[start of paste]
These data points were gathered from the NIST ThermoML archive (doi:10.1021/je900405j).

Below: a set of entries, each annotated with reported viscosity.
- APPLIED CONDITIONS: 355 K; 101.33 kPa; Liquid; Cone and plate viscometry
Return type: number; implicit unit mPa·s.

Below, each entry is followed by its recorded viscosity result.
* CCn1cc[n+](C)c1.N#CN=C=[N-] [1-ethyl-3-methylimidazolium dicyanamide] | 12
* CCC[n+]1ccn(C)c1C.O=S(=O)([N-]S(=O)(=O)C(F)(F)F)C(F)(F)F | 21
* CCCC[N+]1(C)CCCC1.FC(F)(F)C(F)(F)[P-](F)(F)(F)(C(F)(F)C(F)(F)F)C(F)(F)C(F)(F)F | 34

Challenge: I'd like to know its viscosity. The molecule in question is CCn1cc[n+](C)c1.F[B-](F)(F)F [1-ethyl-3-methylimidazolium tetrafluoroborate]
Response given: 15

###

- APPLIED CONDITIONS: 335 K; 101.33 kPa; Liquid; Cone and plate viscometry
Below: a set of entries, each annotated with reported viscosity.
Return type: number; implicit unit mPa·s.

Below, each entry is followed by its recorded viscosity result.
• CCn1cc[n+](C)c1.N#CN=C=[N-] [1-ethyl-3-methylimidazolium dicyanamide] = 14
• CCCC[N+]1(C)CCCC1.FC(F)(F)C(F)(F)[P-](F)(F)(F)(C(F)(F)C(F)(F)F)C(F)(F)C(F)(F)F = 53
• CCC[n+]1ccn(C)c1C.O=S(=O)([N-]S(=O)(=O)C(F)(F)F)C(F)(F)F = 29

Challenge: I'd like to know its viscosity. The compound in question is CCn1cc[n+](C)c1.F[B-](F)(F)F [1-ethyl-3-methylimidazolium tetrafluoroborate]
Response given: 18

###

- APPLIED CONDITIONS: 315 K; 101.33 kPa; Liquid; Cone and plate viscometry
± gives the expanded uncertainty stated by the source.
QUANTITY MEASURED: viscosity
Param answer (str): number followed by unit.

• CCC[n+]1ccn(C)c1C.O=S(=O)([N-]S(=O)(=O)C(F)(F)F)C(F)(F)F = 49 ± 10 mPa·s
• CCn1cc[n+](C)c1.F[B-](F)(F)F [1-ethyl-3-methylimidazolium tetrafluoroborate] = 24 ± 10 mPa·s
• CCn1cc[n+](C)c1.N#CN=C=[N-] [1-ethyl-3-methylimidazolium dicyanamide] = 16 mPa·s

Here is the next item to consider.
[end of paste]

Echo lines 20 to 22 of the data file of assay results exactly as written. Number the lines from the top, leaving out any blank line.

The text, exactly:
Response given: 18

###

- APPLIED CONDITIONS: 315 K; 101.33 kPa; Liquid; Cone and plate viscometry